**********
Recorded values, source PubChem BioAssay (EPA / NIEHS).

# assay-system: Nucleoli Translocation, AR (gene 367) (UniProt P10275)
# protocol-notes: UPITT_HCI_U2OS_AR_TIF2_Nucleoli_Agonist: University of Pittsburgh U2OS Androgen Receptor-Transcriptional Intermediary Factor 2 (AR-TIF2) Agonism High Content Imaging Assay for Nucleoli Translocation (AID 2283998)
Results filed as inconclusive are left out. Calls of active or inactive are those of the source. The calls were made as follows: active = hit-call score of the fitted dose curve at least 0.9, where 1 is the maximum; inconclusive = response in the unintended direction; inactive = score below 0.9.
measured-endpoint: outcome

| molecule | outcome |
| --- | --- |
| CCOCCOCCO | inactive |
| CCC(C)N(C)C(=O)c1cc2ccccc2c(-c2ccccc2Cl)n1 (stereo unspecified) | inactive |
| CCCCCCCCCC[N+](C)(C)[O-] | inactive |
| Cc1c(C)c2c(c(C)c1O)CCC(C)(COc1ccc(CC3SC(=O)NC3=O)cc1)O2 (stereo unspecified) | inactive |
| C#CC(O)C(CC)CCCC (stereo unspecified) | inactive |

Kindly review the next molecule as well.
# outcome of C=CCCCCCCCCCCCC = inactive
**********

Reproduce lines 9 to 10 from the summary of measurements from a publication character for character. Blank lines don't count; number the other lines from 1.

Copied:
| CCC(C)N(C)C(=O)c1cc2ccccc2c(-c2ccccc2Cl)n1 (stereo unspecified) | inactive |
| CCCCCCCCCC[N+](C)(C)[O-] | inactive |